New York Assemblyman David Weprin (D-Queens) is a friend of mine, despite our differing political parties and philosophies. He and I have spent considerable time together at Orthodox Jewish political events, and I have often attended Shabbat services at David's synagogue, Young Israel of Jamaica Estates, in Queens. We are both Orthodox Jews.
A few months ago, David was selected by Democratic Party leaders to run as the party candidate in the special election in New York Congressional District 9 to replace the departed disgraced former Representative Anthony Weiner. Soon after that, I said to David in shul, "Congratulations, Congressman Weprin." The district is so heavily Democratic that I thought that even Larry Flynt could win as the Democratic nominee. I had never even heard of the Republican candidate, Bob Turner, and I saw no chance whatsoever of a GOP upset.
Yet, on Election Day, Tuesday, September 13, 2011, Turner defeated Weprin. This special election is the 2011 version of the 1991 special election for United States Senate in Pennsylvania in which Democrat Harris Wofford defeated Republican Dick Thornburgh, former U.S. Attorney General and Governor of Pennsylvania. Just as Wofford’s 1991 victory presaged the defeat of former President George H. W. Bush in 1992, the 2011 Weprin loss is an unmistakeable portent of Obama’s forthcoming defeat in 2012.
The various pundits will provide explanations for this upset, but overwhelmingly, the key issue in the campaign was the perception, accurate in my view, that Barack Hussein Obama is more adversarial towards the State of Israel than any other president since the establishment of the Jewish State in 1948, even more hostile than Jimmy Carter. This district has one of the largest and most significant Jewish populations in the country. Had the issue simply been Obama’s economic failures, Weprin would have had few Jewish defections, and he would be travelling to Washington today for his swearing-in.
The issue, however, was Israel, and the only way Weprin could have removed the Obama albatross from around his neck would have been to totally repudiate the President. He would have had to say that he would not support the reelection of Barack Hussein Obama under any circumstances. This was something Weprin was unwilling to do, despite his strong criticisms of Obama’s record on Israel.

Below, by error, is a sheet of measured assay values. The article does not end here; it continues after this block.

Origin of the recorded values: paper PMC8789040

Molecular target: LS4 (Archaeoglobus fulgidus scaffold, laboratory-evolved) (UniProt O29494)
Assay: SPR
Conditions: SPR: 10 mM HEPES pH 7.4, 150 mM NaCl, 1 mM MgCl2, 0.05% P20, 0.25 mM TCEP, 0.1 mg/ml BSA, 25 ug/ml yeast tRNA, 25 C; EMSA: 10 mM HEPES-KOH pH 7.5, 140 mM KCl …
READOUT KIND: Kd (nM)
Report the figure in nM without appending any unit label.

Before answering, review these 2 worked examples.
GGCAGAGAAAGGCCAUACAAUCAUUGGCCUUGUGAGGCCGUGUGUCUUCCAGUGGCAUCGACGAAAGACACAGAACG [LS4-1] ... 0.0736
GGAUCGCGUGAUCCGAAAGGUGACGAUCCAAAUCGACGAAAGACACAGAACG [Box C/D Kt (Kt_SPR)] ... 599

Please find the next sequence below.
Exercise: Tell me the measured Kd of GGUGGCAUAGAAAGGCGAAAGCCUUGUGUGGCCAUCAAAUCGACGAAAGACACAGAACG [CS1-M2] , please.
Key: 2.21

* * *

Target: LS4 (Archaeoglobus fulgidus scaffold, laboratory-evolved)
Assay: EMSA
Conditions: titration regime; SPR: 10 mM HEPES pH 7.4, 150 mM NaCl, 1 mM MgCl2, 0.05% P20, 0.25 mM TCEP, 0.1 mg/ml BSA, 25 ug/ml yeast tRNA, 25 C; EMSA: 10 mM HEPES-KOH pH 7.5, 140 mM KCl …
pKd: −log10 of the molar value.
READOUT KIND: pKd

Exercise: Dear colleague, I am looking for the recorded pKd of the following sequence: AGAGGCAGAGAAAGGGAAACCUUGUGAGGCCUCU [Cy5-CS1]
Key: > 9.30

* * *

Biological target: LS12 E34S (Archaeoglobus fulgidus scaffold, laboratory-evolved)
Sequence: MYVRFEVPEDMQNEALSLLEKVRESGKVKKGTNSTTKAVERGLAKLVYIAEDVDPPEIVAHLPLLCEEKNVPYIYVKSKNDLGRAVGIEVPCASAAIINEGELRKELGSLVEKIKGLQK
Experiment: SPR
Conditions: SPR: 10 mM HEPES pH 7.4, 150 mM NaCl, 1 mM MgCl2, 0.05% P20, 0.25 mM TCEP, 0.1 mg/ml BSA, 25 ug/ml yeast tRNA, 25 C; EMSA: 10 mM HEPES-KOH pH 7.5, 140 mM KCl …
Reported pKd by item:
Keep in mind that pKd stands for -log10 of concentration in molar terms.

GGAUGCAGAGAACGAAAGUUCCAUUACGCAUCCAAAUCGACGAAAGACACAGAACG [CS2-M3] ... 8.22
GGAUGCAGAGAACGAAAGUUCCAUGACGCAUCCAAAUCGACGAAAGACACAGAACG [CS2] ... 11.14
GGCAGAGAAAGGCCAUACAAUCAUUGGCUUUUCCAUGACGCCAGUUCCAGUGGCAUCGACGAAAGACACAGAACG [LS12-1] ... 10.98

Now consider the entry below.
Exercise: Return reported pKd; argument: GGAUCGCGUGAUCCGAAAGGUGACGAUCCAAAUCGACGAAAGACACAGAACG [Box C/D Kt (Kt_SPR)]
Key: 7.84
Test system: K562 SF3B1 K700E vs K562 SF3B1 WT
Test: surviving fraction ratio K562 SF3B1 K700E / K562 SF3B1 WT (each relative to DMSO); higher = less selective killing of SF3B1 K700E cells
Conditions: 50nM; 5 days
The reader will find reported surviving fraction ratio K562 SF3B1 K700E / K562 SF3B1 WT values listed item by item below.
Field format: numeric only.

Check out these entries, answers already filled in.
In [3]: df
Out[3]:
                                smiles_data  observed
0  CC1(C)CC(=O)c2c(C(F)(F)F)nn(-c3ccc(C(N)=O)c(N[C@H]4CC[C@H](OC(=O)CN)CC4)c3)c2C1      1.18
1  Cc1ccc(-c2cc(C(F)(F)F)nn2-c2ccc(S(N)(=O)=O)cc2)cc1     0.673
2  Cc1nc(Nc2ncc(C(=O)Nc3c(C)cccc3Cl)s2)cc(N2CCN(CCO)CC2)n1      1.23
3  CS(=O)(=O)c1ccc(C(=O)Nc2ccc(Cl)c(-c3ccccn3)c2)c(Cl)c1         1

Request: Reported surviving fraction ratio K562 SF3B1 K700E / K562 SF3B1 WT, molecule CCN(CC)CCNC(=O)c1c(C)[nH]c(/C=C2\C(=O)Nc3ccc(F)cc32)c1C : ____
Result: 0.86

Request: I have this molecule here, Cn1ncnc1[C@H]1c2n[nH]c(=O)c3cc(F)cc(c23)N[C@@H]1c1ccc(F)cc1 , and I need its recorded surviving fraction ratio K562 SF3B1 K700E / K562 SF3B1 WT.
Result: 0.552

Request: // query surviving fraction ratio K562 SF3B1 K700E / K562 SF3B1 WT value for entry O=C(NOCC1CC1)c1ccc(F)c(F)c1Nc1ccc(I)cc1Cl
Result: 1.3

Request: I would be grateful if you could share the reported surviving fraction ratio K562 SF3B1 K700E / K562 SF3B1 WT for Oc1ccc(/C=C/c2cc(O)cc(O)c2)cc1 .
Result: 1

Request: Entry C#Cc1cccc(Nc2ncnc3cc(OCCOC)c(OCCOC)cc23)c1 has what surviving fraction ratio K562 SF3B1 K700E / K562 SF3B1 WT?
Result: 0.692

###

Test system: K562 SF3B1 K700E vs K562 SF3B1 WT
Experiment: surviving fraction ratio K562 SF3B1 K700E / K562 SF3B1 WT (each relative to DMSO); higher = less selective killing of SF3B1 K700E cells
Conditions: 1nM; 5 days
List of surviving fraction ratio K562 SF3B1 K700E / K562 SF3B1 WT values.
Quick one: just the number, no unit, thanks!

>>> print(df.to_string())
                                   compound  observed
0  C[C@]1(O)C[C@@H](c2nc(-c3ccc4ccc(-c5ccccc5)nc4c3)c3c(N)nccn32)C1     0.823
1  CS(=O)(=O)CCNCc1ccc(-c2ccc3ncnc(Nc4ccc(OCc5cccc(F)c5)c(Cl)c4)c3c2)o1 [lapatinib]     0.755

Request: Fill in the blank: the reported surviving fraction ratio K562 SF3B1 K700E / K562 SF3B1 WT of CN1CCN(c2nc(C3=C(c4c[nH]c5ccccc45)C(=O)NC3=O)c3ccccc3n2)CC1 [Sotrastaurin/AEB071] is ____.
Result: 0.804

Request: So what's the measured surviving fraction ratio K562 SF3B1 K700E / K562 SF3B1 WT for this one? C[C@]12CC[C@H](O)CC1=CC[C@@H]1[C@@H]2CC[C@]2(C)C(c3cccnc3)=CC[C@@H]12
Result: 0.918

Israel first became a significant issue in the campaign when former New York City Mayor Ed Koch endorsed Turner, stating that Turner’s victory was necessary to send a message of outrage to President Obama over his anti-Israel policies. I am an admirer of Ed Koch, and I do not in anyway question the pro-Israel motivation of his Turner endorsement. Yet it must also be said that his advocacy of Weprin’s defeat was classic Ed Koch political payback, as explained hereinafter.
The most bitter intra-Democratic Party feud in New York I have seen in modern times was the political war between Koch and former New York State Governor Mario Cuomo. This war was fought in two electoral contests between these two men: 1) the 1977 New York City Democratic mayoral primary, won by Koch; and 2) the 1982 New York State Democratic gubernatorial primary, won by Cuomo.
In both these races, Cuomo was endorsed by David Weprin’s father, the late Saul Weprin, the former Speaker of the New York State Assembly. Ed Koch is a person who doesn’t get angry – he gets even, and he more than got even yesterday.
There was another highly significant Democratic endorsement of Bob Turner against Weprin, that of my very good friend, Assemblyman Dov Hikind of Brooklyn, the de facto political leader of Brooklyn’s Orthodox Jewish community. Obama’s adversarial position towards Israel was one of two key motivating factors in Dov’s endorsement of Turner. The second factor was Weprin’s vote in the New York State Assembly to legalize same sex marriage.
Under Halacha (Jewish law), homosexuality is considered to be a capital offense and an abomination – it is clearly defined as such in the Torah. While a majority of Conservative and Reform Jews support the legalization of same sex marriage, it is opposed overwhelmingly by virtually all Orthodox Jews, both modern and fundamentalist.
Dov Hikind is a person who is only nominally Democratic – his overwhelming priorities in political life are 1) the safety and security of Jewish communities both within and outside Brooklyn, and 2) the preservation of Jewish values. For Hikind, the vote by David Weprin, a fellow Orthodox Jew, to legalize same sex marriage was an affront. David’s vote on this issue also resulted in defections of many leading Orthodox Jewish rabbis to Turner.
Yet disgust with Obama’s anti-Israel policies, rather than Weprin’s support of the legalization of same sex marriage was the paramount reason for Turner’s triumph in the Jewish community. The Weprin defeat presages massive defections of Jewish voters from Obama to the GOP 2012 Presidential nominee, probably Mitt Romney.
The loss of these Jewish voters to his GOP opponent will make it impossible for Obama to win either Florida or Pennsylvania in 2012. Obama’s failure to win either of these two states will accordingly seal his reelection defeat.
Jewish Democrats who still slavishly support Obama in spite of his anti-Israel record, including New Jersey Congressman Steve Rothman, have embarked on a campaign to sanitize Obama’s adversarial record towards Israel and actually attempt to depict him as a pro-Israel president. As shown by David Weprin’s defeat, Jewish voters are reacting to this effort with total disbelief. Their attitude towards this Jewish Democratic outreach may most accurately be described by the old Yiddish saying: Don’t pee on my leg and tell me it’s raining.